But … the problem also works the other way when you start using your beliefs to make decisions about real things. So if you’re looking for a response to covid-19 you need to use a positivist approach and do clinical trials to find out what will work, you don’t just tell people you’re protected by the blood of Jesus. That’s a category error. Or you’re deciding whether gay people should be able to adopt. You can’t use a positivist epistemology (because there’s no instrument that can measure that) or a belief-based one (because it’s way too important to base it on something someone made up). You need to look in between at interpretivist approaches and gather data about what people’s experiences are about children of gay parents. And as it turns out, there’s no major difference. To insist on something being your way because you read it in a book somewhere is simply bizarre. I don’t need to do a routine on that because Patton Oswalt has already done that.

Critical realism and ontological hygiene

So what’s the proper epistemological approach? Well one of the things I learnt from physics is where you’ve got a binary choice, the answer is nearly always both are right. So is light a wave or a particle? It’s both. Same’s true here. I’m really suspicious of people who say “I’m a positivist” or “I’m an interpretivist”. Neither are appropriate all the time. There’s an epistemological approach called pragmatism, or realism, sometimes critical realism. It’s about adopting the correct epistemology for what you’re looking at. So you have a physical science or chemistry or medicine, you have to take a positivist approach, you measure things and look at the numbers, and that gives you something ontologically that scores a 6 or maybe a 5 (or is disproved down to a 2). Or you’re looking at how people think or behave. You need interpretivism, because there’s no laws that govern how people behave, and that’s only going to be a 5 at best. It’s not as good as a 6, but it doesn’t have to be to be useful. Just let it go. At the other end you have all the stuff that has no evidence for it at all. But that’s ok too, science can stay up its own end. And as anything you can think of is ontologically a 2 and never a 1 that gives you a lot of wriggle room. “You know maybe God does exist, and believing that makes me feel happy, so I’m going to believe it.” The problem is when you start misapplying the made-up stuff to make decision about real things. Even then, I guess as long as it doesn’t harm someone else, feel free. But if someone else is going to be affected, you need enough evidence to score a 5 or a 6 on the ontological scale, or you’re being a complete dick.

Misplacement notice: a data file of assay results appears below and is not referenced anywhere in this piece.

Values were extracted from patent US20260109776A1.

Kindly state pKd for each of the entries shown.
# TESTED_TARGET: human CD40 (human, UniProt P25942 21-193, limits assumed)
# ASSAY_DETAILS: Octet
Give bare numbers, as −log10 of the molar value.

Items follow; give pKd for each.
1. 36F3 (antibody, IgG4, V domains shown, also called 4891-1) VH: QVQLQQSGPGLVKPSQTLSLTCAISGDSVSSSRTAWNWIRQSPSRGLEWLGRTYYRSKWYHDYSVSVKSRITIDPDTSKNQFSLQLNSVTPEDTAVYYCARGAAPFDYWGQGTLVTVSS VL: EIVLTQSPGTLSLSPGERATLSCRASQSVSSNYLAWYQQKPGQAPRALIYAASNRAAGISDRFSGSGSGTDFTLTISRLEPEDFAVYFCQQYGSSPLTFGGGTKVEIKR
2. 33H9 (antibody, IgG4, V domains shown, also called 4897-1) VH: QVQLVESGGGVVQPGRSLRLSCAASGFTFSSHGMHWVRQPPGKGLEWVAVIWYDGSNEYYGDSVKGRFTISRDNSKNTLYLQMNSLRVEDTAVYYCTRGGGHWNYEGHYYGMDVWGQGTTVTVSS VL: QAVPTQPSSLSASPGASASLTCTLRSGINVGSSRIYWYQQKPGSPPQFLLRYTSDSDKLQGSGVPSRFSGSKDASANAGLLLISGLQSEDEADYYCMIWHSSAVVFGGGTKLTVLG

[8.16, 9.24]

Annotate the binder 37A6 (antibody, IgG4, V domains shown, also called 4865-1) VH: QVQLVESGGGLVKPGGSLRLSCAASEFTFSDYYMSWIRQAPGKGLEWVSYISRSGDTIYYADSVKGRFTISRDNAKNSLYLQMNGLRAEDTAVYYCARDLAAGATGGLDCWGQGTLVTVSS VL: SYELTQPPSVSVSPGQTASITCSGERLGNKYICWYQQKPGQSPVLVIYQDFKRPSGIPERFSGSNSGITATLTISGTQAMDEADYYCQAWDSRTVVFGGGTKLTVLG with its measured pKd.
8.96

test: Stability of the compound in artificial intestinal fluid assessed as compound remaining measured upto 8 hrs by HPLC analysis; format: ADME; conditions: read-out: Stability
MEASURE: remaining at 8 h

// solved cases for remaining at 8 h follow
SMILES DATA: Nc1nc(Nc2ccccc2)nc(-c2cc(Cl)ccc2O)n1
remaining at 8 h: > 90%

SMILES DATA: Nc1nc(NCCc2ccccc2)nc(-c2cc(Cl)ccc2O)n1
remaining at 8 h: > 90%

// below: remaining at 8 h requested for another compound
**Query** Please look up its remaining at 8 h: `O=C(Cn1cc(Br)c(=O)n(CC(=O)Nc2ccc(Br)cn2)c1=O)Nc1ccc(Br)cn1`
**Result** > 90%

It’s all about being aware of  where things are on the ontological spectrum and using them appropriately – what’s called ontological hygiene. Maintaining that ontological hygiene and being able to switch between the different epistemologies, is where liminality comes in, but that’s another episode.




Predicting virtual worlds #5

Augmented reality